The rational side of the Rider can cause a person to over analyze a situation and be completely overwhelmed by all the different factors they are considering. This can lead to inaction.
Certainly, sometimes not acting is the proper choice. A person could be faced with an opportunity to perform one of their favorite sins. One strategy to avoid sinning is to tell yourself that you don’t have permission to perform that act right now. Tell the sin to come back the next day when you might have permission.
Does that sound weird? Yeah. But I’ve used it successfully more than once over the past year.
But there are instances when not acting plays into the hands of the Yetzer Hara. For example, people who don’t intervene even though they know abuse is occurring.
This frequently happens in cases of wife abuse and child abuse. Neighbors may be aware of the situation, but start rationalizing: I’m not sure … Maybe I’m overreacting … Maybe there is a perfectly logical explanation … If I say something maybe it will be lashon hara … What will happen if the police get involved? When the word spreads it will be a chillul Hashem …
We’ve all heard of such cases, some rather recently.
Applying the Framework
I want to use the framework of the Rider, the Elephant, and the Path to explain how Moshe got the people to donate generously to building the Tabernacle.
One aspect of the Rider is the tendency to over analyze. This can lead to analysis paralysis. An important tool to get the Rider to stop analyzing and start moving is to point to a clear destination. When the destination is clear, then there is no need to continue with the analysis and the Rider can move.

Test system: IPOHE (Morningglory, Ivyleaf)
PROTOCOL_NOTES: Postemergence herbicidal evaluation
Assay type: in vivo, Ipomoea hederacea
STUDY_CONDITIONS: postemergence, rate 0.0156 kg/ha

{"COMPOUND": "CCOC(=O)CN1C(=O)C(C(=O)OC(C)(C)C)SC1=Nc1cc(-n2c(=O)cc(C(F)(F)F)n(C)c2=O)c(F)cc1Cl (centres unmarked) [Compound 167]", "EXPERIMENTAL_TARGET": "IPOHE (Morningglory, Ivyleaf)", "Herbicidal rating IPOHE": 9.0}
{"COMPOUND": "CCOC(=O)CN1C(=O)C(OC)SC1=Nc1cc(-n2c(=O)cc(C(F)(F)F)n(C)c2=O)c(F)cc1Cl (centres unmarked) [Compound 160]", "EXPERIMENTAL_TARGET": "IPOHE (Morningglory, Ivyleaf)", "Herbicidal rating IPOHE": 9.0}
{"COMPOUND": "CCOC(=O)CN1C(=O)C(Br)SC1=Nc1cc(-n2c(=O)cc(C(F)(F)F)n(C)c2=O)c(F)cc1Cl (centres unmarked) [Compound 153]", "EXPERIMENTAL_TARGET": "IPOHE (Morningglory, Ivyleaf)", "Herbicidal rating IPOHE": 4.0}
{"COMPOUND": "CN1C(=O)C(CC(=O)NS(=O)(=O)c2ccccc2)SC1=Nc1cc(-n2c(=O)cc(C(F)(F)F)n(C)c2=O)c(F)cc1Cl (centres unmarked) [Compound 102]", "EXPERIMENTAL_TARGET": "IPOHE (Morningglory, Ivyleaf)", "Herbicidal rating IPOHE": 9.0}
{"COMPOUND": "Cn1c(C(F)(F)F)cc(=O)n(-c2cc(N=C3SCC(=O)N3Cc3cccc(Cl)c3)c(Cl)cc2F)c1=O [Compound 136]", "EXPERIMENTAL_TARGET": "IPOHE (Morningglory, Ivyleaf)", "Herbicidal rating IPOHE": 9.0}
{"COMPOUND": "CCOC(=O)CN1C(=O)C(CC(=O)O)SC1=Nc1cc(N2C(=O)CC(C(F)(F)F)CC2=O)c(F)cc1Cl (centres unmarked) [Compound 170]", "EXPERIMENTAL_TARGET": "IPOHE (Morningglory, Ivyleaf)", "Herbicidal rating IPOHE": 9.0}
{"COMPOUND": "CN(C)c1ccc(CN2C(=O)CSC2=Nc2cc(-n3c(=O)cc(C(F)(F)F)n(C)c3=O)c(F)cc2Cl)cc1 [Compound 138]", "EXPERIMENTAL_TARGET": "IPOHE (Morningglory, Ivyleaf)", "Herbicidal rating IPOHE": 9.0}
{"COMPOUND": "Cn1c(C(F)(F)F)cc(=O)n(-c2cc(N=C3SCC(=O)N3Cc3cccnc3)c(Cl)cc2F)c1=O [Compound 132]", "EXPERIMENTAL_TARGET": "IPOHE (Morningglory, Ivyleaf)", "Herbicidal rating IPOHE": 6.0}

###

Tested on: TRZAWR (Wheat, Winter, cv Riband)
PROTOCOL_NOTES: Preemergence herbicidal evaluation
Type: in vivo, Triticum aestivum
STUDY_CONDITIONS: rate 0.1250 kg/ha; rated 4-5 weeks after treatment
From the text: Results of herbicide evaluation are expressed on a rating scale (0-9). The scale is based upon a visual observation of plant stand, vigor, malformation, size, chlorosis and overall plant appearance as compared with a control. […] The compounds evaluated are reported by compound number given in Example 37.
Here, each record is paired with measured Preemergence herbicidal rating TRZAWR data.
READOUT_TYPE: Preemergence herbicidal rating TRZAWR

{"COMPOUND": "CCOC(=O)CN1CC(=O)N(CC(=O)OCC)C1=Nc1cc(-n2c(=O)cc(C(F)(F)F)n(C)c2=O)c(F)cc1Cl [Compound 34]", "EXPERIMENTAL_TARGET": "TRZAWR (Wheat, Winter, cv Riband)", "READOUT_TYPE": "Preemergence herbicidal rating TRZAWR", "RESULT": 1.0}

Moshe had such a destination. Build the Tabernacle. Here’s how to do it: gather these materials, construct these articles, follow these plans. Betzalel will be in charge of all the craftsmen.
The Elephant isn’t motivated by knowledge, but rather by feeling. Moshe was able to harness the people’s emotional side for this project.
The people knew that they had sinned with the Golden Calf. Before the sin they had been clearly aware of God’s presence. For example, at the crossing of the Sea they proclaimed (Shemot 15:2), “This is my God.” Our Sages say that God’s presence was so real at that moment that each person could (as it were) point at God as they sang “This is my God.”
Moshe’s now telling them that building the Tabernacle in the right way guarantees that God’s presence will once more be felt amongst them. That’s a motivating feeling.
The Path needs to be shaped in the way that makes the right action easy.
One way to shape the Path is to get lots of people to buy into a project. It can be easier to act when you are part of a crowd.
As this parasha begins (Shemot 35:1), “And Moshe assembled the entire congregation of the Children of Israel.”
Everyone was there. Everyone heard Moshe’s announcement.
I think another aspect of shaping the Path would have been the fact that people could bring their contributions each day. As the end of Shemot 36:3 says, “and they brought him more gifts every morning.”
As each person felt the motivation to contribute, the collection center was open and ready to receive their donation.
Like I wrote above, maybe we can’t duplicate the events in the Wilderness, but we can learn from them.
I think there is a lot of truth to the framework of the Rider, the Elephant, and the Path. Fund raisers and other communal leaders can apply it to their projects to make them more successful.
Please share your suggested answers in the comments.